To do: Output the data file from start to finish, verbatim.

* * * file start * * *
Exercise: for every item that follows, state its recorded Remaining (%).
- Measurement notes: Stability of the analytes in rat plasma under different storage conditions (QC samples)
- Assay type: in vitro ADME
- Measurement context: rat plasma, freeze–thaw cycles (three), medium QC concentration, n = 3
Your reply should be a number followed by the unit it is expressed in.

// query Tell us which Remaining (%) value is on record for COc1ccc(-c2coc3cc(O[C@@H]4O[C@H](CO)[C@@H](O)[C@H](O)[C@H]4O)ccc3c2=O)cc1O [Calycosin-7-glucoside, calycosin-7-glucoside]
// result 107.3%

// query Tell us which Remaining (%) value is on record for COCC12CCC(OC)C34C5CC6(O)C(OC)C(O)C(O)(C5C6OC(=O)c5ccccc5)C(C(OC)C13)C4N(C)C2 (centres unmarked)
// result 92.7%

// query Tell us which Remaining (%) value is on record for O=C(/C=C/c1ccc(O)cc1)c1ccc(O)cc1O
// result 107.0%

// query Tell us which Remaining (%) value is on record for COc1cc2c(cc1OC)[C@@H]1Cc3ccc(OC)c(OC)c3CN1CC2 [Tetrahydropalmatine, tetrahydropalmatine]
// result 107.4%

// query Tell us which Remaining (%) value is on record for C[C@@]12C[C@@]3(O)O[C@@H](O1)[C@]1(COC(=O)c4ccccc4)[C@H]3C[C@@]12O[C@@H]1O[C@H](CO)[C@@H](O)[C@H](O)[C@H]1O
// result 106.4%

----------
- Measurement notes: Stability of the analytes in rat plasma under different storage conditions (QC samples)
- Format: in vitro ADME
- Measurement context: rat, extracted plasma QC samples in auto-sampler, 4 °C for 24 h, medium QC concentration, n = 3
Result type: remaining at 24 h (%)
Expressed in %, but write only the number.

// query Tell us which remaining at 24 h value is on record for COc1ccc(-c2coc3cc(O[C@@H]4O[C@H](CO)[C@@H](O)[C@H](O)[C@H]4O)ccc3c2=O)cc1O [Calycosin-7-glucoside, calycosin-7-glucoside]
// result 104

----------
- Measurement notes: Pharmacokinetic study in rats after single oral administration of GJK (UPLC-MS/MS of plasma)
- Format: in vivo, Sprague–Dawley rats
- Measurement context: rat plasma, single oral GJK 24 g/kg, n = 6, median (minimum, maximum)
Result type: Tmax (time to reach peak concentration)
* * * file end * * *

Exercise: for every item that follows, state its recorded Remaining (%).
- Measurement notes: Stability of the analytes in rat plasma under different storage conditions (QC samples)
- Assay type: in vitro ADME
- Measurement context: rat plasma, freeze–thaw cycles (three), medium QC concentration, n = 3
Your reply should be a number followed by the unit it is expressed in.

// query Tell us which Remaining (%) value is on record for COc1ccc(-c2coc3cc(O[C@@H]4O[C@H](CO)[C@@H](O)[C@H](O)[C@H]4O)ccc3c2=O)cc1O [Calycosin-7-glucoside, calycosin-7-glucoside]
// result 107.3%

// query Tell us which Remaining (%) value is on record for COCC12CCC(OC)C34C5CC6(O)C(OC)C(O)C(O)(C5C6OC(=O)c5ccccc5)C(C(OC)C13)C4N(C)C2 (centres unmarked)
// result 92.7%

// query Tell us which Remaining (%) value is on record for O=C(/C=C/c1ccc(O)cc1)c1ccc(O)cc1O
// result 107.0%

// query Tell us which Remaining (%) value is on record for COc1cc2c(cc1OC)[C@@H]1Cc3ccc(OC)c(OC)c3CN1CC2 [Tetrahydropalmatine, tetrahydropalmatine]
// result 107.4%

// query Tell us which Remaining (%) value is on record for C[C@@]12C[C@@]3(O)O[C@@H](O1)[C@]1(COC(=O)c4ccccc4)[C@H]3C[C@@]12O[C@@H]1O[C@H](CO)[C@@H](O)[C@H](O)[C@H]1O
// result 106.4%

----------
- Measurement notes: Stability of the analytes in rat plasma under different storage conditions (QC samples)
- Format: in vitro ADME
- Measurement context: rat, extracted plasma QC samples in auto-sampler, 4 °C for 24 h, medium QC concentration, n = 3
Result type: remaining at 24 h (%)
Expressed in %, but write only the number.

// query Tell us which remaining at 24 h value is on record for COc1ccc(-c2coc3cc(O[C@@H]4O[C@H](CO)[C@@H](O)[C@H](O)[C@H]4O)ccc3c2=O)cc1O [Calycosin-7-glucoside, calycosin-7-glucoside]
// result 104

----------
- Measurement notes: Pharmacokinetic study in rats after single oral administration of GJK (UPLC-MS/MS of plasma)
- Format: in vivo, Sprague–Dawley rats
- Measurement context: rat plasma, single oral GJK 24 g/kg, n = 6, median (minimum, maximum)
Result type: Tmax (time to reach peak concentration)